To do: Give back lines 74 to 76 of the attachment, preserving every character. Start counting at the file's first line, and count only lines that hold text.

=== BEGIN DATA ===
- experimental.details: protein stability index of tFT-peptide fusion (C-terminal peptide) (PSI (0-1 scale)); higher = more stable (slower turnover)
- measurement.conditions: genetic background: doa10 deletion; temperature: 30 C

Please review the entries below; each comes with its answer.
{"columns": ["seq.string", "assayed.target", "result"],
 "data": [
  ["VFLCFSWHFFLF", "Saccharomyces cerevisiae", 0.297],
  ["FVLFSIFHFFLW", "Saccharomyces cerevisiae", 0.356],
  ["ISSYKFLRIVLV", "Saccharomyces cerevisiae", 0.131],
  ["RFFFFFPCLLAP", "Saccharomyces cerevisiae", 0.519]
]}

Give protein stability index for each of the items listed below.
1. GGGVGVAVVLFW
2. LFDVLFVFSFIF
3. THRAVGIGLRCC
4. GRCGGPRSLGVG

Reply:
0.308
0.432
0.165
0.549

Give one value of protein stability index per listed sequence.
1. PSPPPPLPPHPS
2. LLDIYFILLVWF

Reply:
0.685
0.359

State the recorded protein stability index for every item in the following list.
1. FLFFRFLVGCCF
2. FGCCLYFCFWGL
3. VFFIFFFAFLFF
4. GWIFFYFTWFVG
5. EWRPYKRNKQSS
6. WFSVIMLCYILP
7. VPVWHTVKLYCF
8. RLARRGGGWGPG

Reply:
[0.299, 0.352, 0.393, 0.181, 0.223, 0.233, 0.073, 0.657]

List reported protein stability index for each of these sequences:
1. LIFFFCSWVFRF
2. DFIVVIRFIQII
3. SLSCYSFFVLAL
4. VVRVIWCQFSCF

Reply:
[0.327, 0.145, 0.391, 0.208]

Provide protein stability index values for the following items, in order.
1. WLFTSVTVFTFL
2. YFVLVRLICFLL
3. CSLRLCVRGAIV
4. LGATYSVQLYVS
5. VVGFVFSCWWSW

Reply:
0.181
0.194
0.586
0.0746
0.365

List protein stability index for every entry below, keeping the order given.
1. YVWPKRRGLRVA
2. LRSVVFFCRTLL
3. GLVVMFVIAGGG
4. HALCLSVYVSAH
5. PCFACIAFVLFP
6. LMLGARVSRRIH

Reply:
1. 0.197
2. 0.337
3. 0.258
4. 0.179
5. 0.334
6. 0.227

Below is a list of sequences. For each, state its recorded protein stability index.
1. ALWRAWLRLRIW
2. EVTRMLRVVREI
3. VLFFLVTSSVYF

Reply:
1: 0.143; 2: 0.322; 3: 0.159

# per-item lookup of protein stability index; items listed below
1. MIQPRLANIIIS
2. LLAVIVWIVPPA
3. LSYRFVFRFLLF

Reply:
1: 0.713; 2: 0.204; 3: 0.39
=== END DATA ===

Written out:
3. VLFFLVTSSVYF

Reply:
1: 0.143; 2: 0.322; 3: 0.159